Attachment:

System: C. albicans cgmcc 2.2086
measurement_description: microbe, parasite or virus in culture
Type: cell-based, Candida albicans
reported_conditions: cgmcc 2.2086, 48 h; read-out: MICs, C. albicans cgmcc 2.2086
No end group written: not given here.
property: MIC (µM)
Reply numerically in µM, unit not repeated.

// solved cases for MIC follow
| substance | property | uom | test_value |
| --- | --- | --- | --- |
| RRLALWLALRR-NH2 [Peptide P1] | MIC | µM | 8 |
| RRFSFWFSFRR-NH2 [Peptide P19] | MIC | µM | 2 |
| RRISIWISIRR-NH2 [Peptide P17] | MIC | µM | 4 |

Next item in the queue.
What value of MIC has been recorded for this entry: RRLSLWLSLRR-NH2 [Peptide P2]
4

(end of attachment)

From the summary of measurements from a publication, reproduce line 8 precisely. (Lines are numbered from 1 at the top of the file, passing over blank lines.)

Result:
// solved cases for MIC follow